DREAD isn't a feeling any mother wants to have on her daughter's wedding day.
But as Rosie Foster watched her daughter Lisa Keem marry the man who would one day kill her, all she wanted to do was run away with her.
"I just wanted to say to her 'let's go'," Rosie said.
It has been almost seven years since Lisa was murdered by her estranged husband Richard Giardina at her Point Vernon home on July 14, 2008.
Her burnt body was found in the back of a car in bushland in New South Wales the next day.
In March 2011, Giardina pleaded guilty to pleading guilty to murdering Lisa in the Maryborough Supreme Court and he was sentenced to life in prison.
Rosie has spoken out about the tragedy, in support of the Chronicle's Terror at Home campaign, which includes a petition aimed at educating the public, toughening laws and increasing awareness about domestic abuse.
Rosie said that she herself never really took notice of the issue of domestic violence before Lisa's death.
Now she tries to share the message to end violence whenever she can, including appearing on Channel 9's Inside Story and speaking about Lisa's death.
Rosie said the Chronicle's campaign would help educate the community.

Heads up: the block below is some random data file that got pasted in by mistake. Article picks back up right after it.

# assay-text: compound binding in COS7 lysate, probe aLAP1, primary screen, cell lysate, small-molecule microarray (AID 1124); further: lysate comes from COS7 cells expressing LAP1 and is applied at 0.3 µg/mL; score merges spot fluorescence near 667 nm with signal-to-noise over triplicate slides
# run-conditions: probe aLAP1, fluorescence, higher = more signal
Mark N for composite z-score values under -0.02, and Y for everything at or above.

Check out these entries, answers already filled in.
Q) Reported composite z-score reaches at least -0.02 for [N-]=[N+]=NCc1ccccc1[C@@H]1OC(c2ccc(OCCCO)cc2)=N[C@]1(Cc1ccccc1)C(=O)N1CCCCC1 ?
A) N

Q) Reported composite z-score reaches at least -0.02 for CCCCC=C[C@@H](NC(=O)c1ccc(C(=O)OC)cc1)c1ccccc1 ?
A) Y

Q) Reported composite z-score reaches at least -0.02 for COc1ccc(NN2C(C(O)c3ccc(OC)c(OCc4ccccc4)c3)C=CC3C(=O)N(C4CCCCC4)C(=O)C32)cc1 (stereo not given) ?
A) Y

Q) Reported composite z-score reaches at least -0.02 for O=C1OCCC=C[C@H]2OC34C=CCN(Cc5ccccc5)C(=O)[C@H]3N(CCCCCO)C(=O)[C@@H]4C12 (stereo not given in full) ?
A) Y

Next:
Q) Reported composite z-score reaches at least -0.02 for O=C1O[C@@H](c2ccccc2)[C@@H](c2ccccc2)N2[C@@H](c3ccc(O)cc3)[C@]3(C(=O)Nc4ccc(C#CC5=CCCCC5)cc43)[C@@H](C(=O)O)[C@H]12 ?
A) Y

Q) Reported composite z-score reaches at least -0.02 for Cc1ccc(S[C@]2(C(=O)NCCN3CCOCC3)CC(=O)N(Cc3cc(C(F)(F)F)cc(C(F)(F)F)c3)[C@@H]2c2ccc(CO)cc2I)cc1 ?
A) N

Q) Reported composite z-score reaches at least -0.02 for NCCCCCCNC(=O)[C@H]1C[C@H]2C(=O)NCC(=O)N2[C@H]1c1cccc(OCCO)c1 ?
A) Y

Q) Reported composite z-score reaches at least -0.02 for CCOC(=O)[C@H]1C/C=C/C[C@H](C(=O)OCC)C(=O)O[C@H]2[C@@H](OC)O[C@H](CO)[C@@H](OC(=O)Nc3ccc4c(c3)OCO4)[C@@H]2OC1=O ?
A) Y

She said the issue could be pretty confronting for the public.
"Every three minutes a woman is victimised," Rosie said.
"It can happen to men as well."
Rosie said she had supported other campaigns to try to educate the public as well, including a campaign that went viral - #whyistayed, which allowed victims of domestic abuse to share their stories.
In the years since Lisa's death, Rosie has felt the impact of her daughter's loss in her own life and in the lives of her other children, Lisa's siblings.
"I see it in the way they grew up, having to deal with it," Rosie said.
"It affects everything.
"The horrific nature of her death is hard to deal with."
Rosie said these days she didn't give Giardina much thought at all, choosing to focus instead on the memories of her beloved daughter.
"She was just fun," Rosie said.
"She had a great personality, an infectious laugh.
"She was intelligent and artistic.
"She had been to university and she had worked as a graphic artist.
"She was very loving and family-orientated."
Rosie was in court the day Giardina elected to plead guilty to Lisa's murder and said she felt numb watching him.
"I just felt he took the easy road out," she said.
Rosie knows Giardina could be out of prison in just seven years time.
"He could still go on to meet someone," she said.
"And he's still breathing.
"I'm not sure I'm for the death penalty but I do think he should spend his life in prison."
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